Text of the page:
CSEE 2017, Victoria (BC), By Catherine Sirois-Delisle

Publié le mercredi 24 mai 2017

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CSEE 2017 is a conference held by the Canadian Society of Ecology and Evolution, a non-profit organization that includes practicing ecologists and evolutionary biologists. This year, the meeting was held in the beautiful city of Victoria, British Columbia. Symposiums, workshops, and poster presentations took place downtown, at the Victoria Conference Centre and at the Royal BC Museum. It involved almost 700 delegates, including professors and students from all over Canada. My attendance at this meeting allowed me to present my research to other delegates, for which I asked: Are there potential hotspots for the conservation of bumblebee species under different climate change scenarios? I discussed the potential changes in climatically suitable areas of 31 North American bumblebee species in year 2050, and practical conservation methods including in situ landscape management and managed relocation for declining species. The picture below was taken during a coffee break, where a constant and very loud buzz indicated continuous but excited conversations among delegates.

A field trip was organized to visit Fort Rodd Hill and Fisgard Lighthouse National Historic Sites. This site is home to a Garry oak ecosystem, a vulnerable ecosystem found exclusively in BC. Less than 5% of the historical extent of this ecosystem type currently remains. Main threats include habitat loss and fragmentation, disturbances of the natural fire regime, and the establishment of invasive species. Restoration efforts by Parks Canada involve research initiatives, education programs and the ongoing recovery of indigenous plants. Invasive species are monitored and removed, while native species are reestablished on the site to recreate typical Garry oak ecosystem landscapes. We witnessed the hand pollination of the Golden paintbrush [Castilleja levisecta], a species listed as endangered under Schedule 1 of the Species At Risk Act.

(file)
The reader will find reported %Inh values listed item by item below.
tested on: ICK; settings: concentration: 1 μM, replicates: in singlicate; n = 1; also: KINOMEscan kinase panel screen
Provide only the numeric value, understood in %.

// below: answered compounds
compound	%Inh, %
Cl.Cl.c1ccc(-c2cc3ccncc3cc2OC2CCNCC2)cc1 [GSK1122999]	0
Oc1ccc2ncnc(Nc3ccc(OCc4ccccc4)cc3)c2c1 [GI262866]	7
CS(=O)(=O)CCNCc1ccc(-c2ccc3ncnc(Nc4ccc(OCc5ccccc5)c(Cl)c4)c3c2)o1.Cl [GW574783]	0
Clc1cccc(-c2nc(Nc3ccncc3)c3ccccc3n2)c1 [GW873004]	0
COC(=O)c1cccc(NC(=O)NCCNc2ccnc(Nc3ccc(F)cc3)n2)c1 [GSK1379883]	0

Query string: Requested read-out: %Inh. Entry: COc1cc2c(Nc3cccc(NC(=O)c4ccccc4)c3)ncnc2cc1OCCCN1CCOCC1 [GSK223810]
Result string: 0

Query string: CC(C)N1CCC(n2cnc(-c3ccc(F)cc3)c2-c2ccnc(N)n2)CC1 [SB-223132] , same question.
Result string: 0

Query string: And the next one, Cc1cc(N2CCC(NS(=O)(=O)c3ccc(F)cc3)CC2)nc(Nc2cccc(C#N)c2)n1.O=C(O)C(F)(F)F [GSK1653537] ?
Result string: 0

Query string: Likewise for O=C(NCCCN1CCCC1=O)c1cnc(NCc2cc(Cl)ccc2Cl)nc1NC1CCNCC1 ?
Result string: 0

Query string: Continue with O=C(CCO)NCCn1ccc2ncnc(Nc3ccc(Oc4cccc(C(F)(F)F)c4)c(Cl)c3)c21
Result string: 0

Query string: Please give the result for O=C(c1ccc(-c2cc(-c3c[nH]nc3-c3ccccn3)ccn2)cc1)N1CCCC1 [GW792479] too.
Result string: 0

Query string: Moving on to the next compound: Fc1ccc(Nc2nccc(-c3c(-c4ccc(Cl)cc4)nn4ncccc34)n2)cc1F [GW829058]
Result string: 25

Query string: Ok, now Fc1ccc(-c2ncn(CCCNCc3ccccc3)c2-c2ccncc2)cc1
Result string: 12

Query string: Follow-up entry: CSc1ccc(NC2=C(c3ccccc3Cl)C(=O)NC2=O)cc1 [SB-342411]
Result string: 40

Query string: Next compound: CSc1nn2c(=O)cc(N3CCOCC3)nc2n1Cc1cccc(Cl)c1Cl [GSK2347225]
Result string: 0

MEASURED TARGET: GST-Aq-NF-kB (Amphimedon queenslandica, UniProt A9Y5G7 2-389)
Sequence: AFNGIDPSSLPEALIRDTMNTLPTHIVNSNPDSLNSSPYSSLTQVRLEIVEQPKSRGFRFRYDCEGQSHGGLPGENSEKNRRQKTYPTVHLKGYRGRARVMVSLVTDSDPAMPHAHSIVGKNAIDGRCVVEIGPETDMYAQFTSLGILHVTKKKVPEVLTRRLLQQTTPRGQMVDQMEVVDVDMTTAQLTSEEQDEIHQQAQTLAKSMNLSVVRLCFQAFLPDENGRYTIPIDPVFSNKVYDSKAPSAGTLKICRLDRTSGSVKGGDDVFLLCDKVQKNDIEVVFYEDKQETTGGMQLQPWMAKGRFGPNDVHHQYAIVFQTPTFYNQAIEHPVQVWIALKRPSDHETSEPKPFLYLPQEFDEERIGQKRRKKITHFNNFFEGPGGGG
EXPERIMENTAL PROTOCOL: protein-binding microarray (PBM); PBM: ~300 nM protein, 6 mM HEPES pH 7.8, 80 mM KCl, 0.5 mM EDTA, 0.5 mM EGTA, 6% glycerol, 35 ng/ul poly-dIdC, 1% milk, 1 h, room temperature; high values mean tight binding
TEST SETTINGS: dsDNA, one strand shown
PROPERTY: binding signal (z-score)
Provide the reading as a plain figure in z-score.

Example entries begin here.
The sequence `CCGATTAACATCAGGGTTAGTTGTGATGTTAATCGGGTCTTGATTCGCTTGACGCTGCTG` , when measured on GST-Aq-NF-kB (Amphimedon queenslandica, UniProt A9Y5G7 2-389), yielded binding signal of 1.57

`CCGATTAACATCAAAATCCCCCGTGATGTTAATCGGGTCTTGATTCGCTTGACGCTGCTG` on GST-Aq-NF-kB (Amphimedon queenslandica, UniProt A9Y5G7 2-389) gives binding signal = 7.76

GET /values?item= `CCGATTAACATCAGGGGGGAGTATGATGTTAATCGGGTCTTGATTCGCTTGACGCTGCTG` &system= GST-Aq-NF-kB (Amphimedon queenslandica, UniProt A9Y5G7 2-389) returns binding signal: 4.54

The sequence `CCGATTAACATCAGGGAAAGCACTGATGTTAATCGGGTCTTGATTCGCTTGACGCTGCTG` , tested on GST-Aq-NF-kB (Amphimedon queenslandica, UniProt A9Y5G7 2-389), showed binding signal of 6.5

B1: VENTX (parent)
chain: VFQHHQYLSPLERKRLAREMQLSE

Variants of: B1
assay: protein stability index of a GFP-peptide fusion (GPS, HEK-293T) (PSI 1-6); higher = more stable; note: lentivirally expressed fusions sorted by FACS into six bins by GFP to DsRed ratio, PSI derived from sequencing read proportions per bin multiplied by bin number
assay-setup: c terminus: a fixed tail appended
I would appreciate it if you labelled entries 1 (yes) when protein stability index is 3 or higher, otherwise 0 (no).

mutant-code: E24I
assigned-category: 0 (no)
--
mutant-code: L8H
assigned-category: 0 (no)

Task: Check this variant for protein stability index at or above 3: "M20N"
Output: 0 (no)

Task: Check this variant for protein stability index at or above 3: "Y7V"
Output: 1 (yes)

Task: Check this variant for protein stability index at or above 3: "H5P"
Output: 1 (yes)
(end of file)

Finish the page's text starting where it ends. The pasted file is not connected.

The field trip also involved a visit to the Haliburton Community Organic Farm, where local and small-scale sustainable organic agriculture takes place. All workers on the farm are volunteers from the community. They practice sustainable food production while restoring native ecosystems and the biodiversity of their land. Plant diversity is central to their farming practices, but they work towards increasing pollinator diversity simultaneously. They also conduct agroecology education programs for small-scale organic farming.

I would like to thank my supervisor Jeremy Kerr, the Office of the Vice-Provost, Graduate and Postdoctoral Studies, and the Institute of the Environment for funding this opportunity.


Catherine Sirois-Delisle

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